JPL’s Origami Inspired PUFFER Robot Is Going Places
published during a waning crescent moon.
03/21/2017

When people think of space robots, they likely picture probes and rovers, both of which gather incredible amounts of information about planets, moons, comets, and asteroids. Soon, another robot will join their ranks: PUFFER.

PUFFER, which stands for Pop-Up Flat Folding Explorer Robot, was designed at NASA’s Jet Propulsion Laboratory. The rather unlikely inspiration for the robot is origami, which might seem like an inapplicable or impractical concept for robots, but is actually ingenious. Rather than making it flimsy, the ability to fold makes PUFFER flexible so it can adjust its shape and size to various terrains. It can flatten and pull in its wheels when it needs to minimize its height to get into small spaces rovers can only stare at sadly. It can also descend into craters and roll up steep slopes, and to multiply its advantage, folded PUFFERS can stack on top of each other.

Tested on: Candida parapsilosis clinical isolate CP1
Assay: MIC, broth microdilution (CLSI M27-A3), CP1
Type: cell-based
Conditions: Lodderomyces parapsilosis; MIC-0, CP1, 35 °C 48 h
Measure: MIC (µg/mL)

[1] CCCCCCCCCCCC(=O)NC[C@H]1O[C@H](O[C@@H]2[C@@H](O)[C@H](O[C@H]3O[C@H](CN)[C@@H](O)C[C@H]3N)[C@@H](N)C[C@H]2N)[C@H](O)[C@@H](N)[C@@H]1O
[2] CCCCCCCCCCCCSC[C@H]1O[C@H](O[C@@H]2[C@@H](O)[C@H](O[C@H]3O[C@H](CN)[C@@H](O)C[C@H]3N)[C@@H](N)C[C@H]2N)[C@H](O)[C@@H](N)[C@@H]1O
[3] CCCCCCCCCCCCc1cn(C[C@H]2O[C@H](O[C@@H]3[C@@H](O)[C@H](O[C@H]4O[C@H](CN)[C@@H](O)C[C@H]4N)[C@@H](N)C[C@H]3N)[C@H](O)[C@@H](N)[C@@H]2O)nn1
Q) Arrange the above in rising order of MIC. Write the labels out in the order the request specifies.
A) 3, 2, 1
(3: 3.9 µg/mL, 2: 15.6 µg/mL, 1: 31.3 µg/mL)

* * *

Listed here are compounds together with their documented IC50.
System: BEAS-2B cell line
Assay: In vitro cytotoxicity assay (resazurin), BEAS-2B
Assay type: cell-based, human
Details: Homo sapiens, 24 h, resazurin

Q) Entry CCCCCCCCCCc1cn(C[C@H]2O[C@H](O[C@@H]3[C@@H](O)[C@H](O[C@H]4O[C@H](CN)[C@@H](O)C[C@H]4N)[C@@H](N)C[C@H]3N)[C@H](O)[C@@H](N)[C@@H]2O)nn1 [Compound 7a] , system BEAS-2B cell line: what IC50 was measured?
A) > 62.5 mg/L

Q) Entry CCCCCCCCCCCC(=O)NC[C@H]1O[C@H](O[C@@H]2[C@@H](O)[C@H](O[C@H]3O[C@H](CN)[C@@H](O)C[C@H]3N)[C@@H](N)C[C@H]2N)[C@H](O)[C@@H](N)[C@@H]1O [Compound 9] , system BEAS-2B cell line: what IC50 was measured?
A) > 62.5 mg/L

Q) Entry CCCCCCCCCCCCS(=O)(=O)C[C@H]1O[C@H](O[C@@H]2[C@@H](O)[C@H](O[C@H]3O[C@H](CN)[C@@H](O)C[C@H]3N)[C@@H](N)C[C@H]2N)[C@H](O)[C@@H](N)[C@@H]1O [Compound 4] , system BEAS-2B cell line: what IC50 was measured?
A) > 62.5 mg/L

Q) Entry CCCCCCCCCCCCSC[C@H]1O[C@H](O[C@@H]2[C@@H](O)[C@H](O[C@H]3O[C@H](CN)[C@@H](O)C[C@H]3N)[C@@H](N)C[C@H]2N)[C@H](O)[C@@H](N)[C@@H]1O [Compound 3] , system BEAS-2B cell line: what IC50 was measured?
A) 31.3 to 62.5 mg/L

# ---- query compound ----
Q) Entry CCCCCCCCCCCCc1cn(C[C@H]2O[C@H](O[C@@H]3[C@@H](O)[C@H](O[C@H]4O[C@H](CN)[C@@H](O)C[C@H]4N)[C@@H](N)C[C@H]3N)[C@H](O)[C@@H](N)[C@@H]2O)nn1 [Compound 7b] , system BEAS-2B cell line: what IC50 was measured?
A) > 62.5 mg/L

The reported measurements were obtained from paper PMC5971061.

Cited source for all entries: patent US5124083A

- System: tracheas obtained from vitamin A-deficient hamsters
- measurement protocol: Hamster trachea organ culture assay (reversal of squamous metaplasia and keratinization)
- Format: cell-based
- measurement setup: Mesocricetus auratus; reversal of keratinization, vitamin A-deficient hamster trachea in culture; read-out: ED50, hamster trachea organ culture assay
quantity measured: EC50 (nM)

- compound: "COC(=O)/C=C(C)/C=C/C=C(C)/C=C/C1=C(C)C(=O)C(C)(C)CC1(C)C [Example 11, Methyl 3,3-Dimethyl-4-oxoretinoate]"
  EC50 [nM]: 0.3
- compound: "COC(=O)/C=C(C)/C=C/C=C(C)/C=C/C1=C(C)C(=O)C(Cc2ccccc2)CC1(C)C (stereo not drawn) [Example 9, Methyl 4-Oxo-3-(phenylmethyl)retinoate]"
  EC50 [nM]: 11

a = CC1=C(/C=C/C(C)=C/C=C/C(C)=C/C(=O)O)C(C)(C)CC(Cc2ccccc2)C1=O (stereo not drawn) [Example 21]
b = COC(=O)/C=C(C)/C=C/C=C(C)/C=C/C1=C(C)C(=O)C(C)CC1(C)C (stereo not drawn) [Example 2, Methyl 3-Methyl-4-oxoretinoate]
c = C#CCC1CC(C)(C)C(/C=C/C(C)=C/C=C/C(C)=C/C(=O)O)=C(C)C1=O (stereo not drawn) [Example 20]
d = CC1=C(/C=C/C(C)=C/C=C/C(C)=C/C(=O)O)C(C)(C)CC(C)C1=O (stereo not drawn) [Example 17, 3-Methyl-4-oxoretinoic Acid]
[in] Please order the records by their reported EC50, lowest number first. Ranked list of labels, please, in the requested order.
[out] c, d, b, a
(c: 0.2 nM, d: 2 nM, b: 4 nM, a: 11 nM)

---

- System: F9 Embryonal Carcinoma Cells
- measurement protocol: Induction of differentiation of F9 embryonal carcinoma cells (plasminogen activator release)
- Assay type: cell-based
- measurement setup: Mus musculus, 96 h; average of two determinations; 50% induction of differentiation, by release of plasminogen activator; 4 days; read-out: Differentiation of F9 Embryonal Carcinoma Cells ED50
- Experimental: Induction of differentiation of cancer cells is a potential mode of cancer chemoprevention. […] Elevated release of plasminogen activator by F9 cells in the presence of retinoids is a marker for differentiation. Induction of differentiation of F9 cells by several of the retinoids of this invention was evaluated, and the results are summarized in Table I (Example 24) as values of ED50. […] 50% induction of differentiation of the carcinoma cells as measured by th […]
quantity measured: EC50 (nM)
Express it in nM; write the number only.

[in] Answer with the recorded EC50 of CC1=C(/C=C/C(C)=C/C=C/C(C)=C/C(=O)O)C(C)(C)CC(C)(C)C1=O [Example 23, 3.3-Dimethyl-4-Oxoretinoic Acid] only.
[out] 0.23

Project manager Jaakko Karras came up with the idea based both on origami and animals’ ability to squeeze into unlikely spaces. The team couldn’t use paper, of course, and opted for a circuit board instead. Trial and error resulted in the team deciding that two wheels would work better than four. PUFFER also has solar panels on its underside so it can recharge on its back.

PUFFER has been proving its mettle for the past 18 months during a series of tests in environments as extreme as Antarctica and the Mojave Desert. It can travel over 2,000 feet before needing to recharge its battery. It also has customizable parts, such as the equivalent of snow tires and a tail to help it on snow and ice.

Origami Inspired PUFFER Robot

Puffer Robot. Credit: NASA/JPL

The robot could gather information and/or images from out-of-the-way places on Earth—it can even fit in a geologist or archaeologist’s backpack—but JPL scientists hope to see PUFFER on Mars, working with Curiosity or Opportunity. The team is currently adding different devices that would allow it to retrieve samples or examine its surroundings via instruments such as a spectrometer. Eventually, they hope that instead of being remotely controlled, PUFFER will be able to move autonomously.

“Small robotic explorers like PUFFER could change the way we do science on Mars,” says Karras. We’re looking forward to seeing the little robot on the Red Planet. Good things come in small packages, indeed.